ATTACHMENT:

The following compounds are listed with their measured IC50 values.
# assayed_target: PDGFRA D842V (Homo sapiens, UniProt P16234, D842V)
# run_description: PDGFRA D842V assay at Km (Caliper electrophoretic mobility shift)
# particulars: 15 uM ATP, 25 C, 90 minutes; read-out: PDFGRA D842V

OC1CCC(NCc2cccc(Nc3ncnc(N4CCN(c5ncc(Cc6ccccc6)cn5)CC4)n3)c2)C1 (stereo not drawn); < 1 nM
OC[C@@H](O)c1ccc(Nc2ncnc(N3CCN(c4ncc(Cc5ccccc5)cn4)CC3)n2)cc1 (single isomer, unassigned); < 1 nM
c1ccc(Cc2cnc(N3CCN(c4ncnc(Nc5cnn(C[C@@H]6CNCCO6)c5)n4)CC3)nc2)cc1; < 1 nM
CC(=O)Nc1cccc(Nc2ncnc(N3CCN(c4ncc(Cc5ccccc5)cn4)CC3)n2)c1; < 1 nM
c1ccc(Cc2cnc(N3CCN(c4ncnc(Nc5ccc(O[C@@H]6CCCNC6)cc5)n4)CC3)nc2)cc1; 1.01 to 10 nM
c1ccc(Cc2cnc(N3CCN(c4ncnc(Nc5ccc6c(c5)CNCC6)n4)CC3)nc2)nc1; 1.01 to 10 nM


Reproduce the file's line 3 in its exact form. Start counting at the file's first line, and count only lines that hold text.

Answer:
# run_description: PDGFRA D842V assay at Km (Caliper electrophoretic mobility shift)